Last year, the label extended its reach across the Atlantic by signing Jay Sean, an R&B singer raised in West London who is the son of Indian immigrants. Having already sold hundreds of thousands of units in the U.K., Sean released his U.S. debut, All or Nothing, in November, and his up-tempo, Auto-Tuned track "Down" went to number one.

More recently, Young Money signed Nicki Minaj, a curvaceous MC with a flirty voice. Boosted largely by her buzz, the compilation album We Are Young Money recently debuted in the Top 10. (That album is the reason you have that dumb line "Call me Mr. Flintstone/I can make your bed rock" stuck in your head.) In a genre that remains as male-dominated as ever, Minaj is something of rap's next great female hope, and her debut is due out this year.

But by far, Cash Money's most high-profile recent signing has been Drake, a Toronto actor best-known for playing a student in a wheelchair on Degrassi: The Next Generation. A rare talent who can also sing and rap credibly, he brings a charismatic presence and clean-cut good looks to the label, which reportedly signed him for millions. The move has already paid off: Drake was ubiquitous on radio in 2009, despite not having yet released a full album.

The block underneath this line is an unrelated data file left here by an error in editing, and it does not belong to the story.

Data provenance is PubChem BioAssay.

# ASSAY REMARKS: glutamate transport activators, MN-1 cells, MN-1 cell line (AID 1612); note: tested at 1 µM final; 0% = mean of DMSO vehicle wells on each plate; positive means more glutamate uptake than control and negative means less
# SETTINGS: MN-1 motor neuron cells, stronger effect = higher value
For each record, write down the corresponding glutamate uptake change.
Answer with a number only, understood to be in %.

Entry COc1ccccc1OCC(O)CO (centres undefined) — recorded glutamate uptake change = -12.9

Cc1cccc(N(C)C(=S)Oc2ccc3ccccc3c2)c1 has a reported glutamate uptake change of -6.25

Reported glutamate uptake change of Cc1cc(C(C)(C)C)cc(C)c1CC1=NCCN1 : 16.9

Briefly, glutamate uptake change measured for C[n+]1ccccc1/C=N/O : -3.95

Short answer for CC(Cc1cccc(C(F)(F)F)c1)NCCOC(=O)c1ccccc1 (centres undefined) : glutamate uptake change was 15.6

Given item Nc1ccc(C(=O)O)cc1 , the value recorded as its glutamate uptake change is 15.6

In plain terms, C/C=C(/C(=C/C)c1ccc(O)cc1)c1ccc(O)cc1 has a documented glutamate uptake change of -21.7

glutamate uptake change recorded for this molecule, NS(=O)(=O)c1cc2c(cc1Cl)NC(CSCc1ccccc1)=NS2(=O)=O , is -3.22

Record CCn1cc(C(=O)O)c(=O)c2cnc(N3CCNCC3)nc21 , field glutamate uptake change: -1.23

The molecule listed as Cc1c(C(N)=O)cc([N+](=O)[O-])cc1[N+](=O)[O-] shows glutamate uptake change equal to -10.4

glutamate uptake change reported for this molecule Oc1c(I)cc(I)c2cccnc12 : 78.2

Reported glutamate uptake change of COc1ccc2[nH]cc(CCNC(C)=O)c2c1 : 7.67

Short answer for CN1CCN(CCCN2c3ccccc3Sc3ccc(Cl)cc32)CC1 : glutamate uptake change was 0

"Baby" talk: "Corporate will never be able to fuck with us..."
Courtesy of Cash Money Records
"Baby" talk: "Corporate will never be able to fuck with us..."

According to Baby, desirable artists are flocking to Cash Money because it takes a "hands-off" approach with its musicians. "We believe in giving a youngster an opportunity to [express] what their vision is," he says. "To corporate, you're just an artist in a box. But when you fuck with us, you inherit a family." Superior artist development is possible because the label keeps its ears to the streets, he explains. "Corporate will never be able to fuck with us, because we're in touch with the young world."

Sure, Baby is undoubtedly good at what he does. But the bigger question is this: What continues to drive him? Having helped sell some 60 million albums, by his own estimation, he has more money, bling, and possessions than he could ever dream of. (Growing up, his family didn't have a TV set, he says, so now he has 40 or 50 in his home.) Once you've reached the top of the game, why continue busting your butt?

"I want to do more in the business than anyone ever did," he says. "I feel like people died for our success." He's referring, in part, to early Cash Money rappers Pimp Daddy, Kilo-G, and Yella Boy, who were killed before the label came to prominence. This is why, Baby says, he's utterly ruthless when it comes to business dealings. In his book Do You!, Russell Simmons calls Baby's negotiating style "gangster." "Nobody else deserves this," Baby concludes.

In fact, he's even reconciled with some of Cash Money's original stars. B.G. and Juvenile are both onboard for a Hot Boys reunion, though that will be put on hold at least until Lil Wayne finishes a one-year prison sentence on a gun charge. When it comes to old collaborators, it seems that success — even more so than time — heals all wounds.

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